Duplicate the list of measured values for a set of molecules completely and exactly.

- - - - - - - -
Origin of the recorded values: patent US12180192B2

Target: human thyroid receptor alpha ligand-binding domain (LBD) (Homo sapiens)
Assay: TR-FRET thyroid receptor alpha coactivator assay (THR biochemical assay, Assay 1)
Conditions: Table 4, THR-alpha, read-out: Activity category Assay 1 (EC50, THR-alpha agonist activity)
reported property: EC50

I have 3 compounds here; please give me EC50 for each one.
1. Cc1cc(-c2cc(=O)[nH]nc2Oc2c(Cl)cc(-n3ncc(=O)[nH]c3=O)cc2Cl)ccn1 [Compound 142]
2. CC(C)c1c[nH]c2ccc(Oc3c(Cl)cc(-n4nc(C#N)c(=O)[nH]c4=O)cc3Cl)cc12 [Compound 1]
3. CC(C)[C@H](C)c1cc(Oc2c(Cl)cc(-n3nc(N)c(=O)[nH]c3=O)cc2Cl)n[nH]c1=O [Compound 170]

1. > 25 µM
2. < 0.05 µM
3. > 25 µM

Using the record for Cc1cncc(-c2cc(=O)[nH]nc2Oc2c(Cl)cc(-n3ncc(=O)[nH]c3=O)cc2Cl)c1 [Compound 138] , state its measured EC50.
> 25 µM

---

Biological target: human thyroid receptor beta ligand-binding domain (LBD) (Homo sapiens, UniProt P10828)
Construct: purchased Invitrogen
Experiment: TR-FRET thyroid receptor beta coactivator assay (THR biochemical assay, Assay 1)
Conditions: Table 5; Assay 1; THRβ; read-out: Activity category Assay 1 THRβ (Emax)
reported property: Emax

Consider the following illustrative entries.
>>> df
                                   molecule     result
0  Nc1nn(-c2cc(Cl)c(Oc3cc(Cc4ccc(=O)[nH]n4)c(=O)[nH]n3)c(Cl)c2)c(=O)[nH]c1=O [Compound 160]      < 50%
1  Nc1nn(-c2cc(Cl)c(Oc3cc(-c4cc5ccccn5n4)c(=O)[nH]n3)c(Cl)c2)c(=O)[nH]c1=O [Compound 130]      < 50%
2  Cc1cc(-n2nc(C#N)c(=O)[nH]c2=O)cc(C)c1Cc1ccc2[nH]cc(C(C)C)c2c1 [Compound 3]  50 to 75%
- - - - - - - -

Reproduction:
Origin of the recorded values: patent US12180192B2

Target: human thyroid receptor alpha ligand-binding domain (LBD) (Homo sapiens)
Assay: TR-FRET thyroid receptor alpha coactivator assay (THR biochemical assay, Assay 1)
Conditions: Table 4, THR-alpha, read-out: Activity category Assay 1 (EC50, THR-alpha agonist activity)
reported property: EC50

I have 3 compounds here; please give me EC50 for each one.
1. Cc1cc(-c2cc(=O)[nH]nc2Oc2c(Cl)cc(-n3ncc(=O)[nH]c3=O)cc2Cl)ccn1 [Compound 142]
2. CC(C)c1c[nH]c2ccc(Oc3c(Cl)cc(-n4nc(C#N)c(=O)[nH]c4=O)cc3Cl)cc12 [Compound 1]
3. CC(C)[C@H](C)c1cc(Oc2c(Cl)cc(-n3nc(N)c(=O)[nH]c3=O)cc2Cl)n[nH]c1=O [Compound 170]

1. > 25 µM
2. < 0.05 µM
3. > 25 µM

Using the record for Cc1cncc(-c2cc(=O)[nH]nc2Oc2c(Cl)cc(-n3ncc(=O)[nH]c3=O)cc2Cl)c1 [Compound 138] , state its measured EC50.
> 25 µM

---

Biological target: human thyroid receptor beta ligand-binding domain (LBD) (Homo sapiens, UniProt P10828)
Construct: purchased Invitrogen
Experiment: TR-FRET thyroid receptor beta coactivator assay (THR biochemical assay, Assay 1)
Conditions: Table 5; Assay 1; THRβ; read-out: Activity category Assay 1 THRβ (Emax)
reported property: Emax

Consider the following illustrative entries.
>>> df
                                   molecule     result
0  Nc1nn(-c2cc(Cl)c(Oc3cc(Cc4ccc(=O)[nH]n4)c(=O)[nH]n3)c(Cl)c2)c(=O)[nH]c1=O [Compound 160]      < 50%
1  Nc1nn(-c2cc(Cl)c(Oc3cc(-c4cc5ccccn5n4)c(=O)[nH]n3)c(Cl)c2)c(=O)[nH]c1=O [Compound 130]      < 50%
2  Cc1cc(-n2nc(C#N)c(=O)[nH]c2=O)cc(C)c1Cc1ccc2[nH]cc(C(C)C)c2c1 [Compound 3]  50 to 75%